Thursday, April 12, 2012
Cincinnati safety Drew Frey perseveres
By Andrea Adelson
Cincinnati safety Drew Frey made the Big East first team last season, though that may have been hard for him to imagine the way his career began.
Frey came to the Bearcats in 2007, eager to prove himself immediately. But he dislocated his shoulder during his first camp and was forced to redshirt.
No problem. Frey worked as hard as he could to get back into shape and be better than ever. His redshirt freshman season came, and Frey impressed coaches enough during fall camp that he got his shot at some significant playing time early in the year.
That led to his first career start.
And another setback.
Frey broke his arm in the first quarter of that first college start, ending his season yet again.
"That was a big blow," Frey said in a recent phone interview. "But it's not over unless you say it's over. I think those injuries have made me become a better person, a better player. Obviously I got set back. But I needed to take strides not only get to where I was but to keep getting better. It was a good for me."
Safety Drew Frey has overcome a series of injuries to anchor Cincinnati's defense.
Because the injury happened early on, Frey was granted a sixth year of eligibility. And the dark moments were only temporary, replaced with even more eagerness to get back onto the field. Now, would you believe that Frey has started 36 games for the Bearcats, among the most of any player returning to the Big East in 2012?
He is coming off his finest season, in which he finished second on the team with a career-high 73 tackles, had two interceptions and eight pass breakups. The way he did it is even more commendable when you consider the full classload he took as an architectural engineering technology major.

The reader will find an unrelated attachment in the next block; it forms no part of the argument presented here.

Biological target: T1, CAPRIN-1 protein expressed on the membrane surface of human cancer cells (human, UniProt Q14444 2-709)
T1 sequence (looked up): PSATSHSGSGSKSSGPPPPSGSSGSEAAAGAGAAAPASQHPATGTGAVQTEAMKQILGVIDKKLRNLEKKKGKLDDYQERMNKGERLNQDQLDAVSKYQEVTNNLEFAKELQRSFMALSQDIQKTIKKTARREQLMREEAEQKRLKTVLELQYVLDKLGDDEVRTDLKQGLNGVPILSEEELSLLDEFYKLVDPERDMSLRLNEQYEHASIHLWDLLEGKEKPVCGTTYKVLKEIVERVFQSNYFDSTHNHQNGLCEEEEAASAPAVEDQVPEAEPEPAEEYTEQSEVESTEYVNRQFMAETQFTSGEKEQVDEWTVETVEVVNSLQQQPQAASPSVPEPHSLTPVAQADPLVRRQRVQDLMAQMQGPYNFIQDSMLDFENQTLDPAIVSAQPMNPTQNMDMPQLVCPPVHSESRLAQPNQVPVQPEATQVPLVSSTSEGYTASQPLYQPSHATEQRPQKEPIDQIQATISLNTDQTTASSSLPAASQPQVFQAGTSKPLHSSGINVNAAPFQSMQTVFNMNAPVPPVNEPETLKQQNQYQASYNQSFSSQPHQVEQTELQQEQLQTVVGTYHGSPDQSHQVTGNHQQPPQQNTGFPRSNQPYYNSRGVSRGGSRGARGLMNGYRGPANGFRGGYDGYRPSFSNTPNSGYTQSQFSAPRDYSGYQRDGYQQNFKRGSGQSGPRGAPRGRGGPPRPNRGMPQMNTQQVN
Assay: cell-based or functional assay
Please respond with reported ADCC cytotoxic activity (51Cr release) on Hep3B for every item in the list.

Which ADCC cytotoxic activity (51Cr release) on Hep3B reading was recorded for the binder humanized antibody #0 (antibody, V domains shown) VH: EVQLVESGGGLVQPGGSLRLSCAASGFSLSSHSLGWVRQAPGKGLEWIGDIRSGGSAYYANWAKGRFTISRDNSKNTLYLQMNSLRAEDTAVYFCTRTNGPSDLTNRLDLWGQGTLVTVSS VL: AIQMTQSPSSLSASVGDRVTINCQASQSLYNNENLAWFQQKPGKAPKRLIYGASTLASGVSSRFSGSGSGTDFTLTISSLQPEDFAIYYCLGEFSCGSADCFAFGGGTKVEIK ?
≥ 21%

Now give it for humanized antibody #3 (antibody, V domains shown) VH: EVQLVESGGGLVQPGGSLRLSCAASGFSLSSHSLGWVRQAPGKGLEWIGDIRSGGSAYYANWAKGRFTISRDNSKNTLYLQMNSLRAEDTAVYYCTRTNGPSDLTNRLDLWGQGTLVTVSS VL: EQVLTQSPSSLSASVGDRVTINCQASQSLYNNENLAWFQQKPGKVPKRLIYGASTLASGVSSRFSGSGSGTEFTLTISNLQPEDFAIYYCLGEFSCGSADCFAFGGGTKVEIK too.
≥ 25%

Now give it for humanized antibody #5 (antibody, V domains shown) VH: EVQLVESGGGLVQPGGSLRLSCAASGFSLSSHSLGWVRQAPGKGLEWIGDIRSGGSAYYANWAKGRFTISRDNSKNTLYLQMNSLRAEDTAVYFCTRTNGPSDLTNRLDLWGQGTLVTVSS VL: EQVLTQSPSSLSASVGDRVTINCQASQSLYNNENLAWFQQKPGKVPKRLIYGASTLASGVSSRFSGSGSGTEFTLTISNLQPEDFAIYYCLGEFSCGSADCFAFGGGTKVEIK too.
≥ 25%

Frey had to take two classes for his major that ran through all of his meeting time before practice. So Frey would come in early to meet with his defensive coordinator and position coach, then would have to build in extra time into his already-busy day to watch film.
"I think it was beneficial because I got that one-on-one time," Frey said. "I got to dig into the coaches' minds, and ask, 'Why are we calling this call?' It was good for us in the grand scheme of things but it was difficult."
Frey has become a mainstay in a defensive backfield that has gone through its fair share of ups and downs, but one that has greater expectations headed into the spring game Saturday and the upcoming season.
For one, the group is the most veteran unit returning to the defense. They should be better than they have been the last three years. They also have a new defensive backs coach Shannon Morrison, whom Frey says relates really well with the players.
"As a team and as a defense and defensive backfield, we always strive for greatness," Frey said. "It's that level of competitive greatness, we're striving for that every day. Spring is not about perfection. It's about the details, stressing effort, intensity, swarming to the ball that team sense of getting 11 hats together. From a defensive back perspective, I want to be that guy that gets everybody going."